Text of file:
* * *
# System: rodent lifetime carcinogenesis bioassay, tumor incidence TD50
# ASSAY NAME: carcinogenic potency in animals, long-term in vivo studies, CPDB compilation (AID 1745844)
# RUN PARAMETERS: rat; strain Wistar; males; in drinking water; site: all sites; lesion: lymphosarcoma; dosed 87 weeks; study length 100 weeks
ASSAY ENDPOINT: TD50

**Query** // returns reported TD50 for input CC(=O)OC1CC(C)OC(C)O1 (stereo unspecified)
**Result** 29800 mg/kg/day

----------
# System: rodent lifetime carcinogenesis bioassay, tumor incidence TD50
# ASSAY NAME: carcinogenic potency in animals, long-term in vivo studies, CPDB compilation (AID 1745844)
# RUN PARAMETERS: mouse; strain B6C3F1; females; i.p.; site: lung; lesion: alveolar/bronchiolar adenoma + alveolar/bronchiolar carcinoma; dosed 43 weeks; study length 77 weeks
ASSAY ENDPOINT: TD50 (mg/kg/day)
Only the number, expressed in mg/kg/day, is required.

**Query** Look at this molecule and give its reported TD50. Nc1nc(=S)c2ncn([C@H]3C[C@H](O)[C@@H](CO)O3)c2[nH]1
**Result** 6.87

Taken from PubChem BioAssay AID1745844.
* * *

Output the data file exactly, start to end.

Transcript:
# System: rodent lifetime carcinogenesis bioassay, tumor incidence TD50
# ASSAY NAME: carcinogenic potency in animals, long-term in vivo studies, CPDB compilation (AID 1745844)
# RUN PARAMETERS: rat; strain Wistar; males; in drinking water; site: all sites; lesion: lymphosarcoma; dosed 87 weeks; study length 100 weeks
ASSAY ENDPOINT: TD50

**Query** // returns reported TD50 for input CC(=O)OC1CC(C)OC(C)O1 (stereo unspecified)
**Result** 29800 mg/kg/day

----------
# System: rodent lifetime carcinogenesis bioassay, tumor incidence TD50
# ASSAY NAME: carcinogenic potency in animals, long-term in vivo studies, CPDB compilation (AID 1745844)
# RUN PARAMETERS: mouse; strain B6C3F1; females; i.p.; site: lung; lesion: alveolar/bronchiolar adenoma + alveolar/bronchiolar carcinoma; dosed 43 weeks; study length 77 weeks
ASSAY ENDPOINT: TD50 (mg/kg/day)
Only the number, expressed in mg/kg/day, is required.

**Query** Look at this molecule and give its reported TD50. Nc1nc(=S)c2ncn([C@H]3C[C@H](O)[C@@H](CO)O3)c2[nH]1
**Result** 6.87

Taken from PubChem BioAssay AID1745844.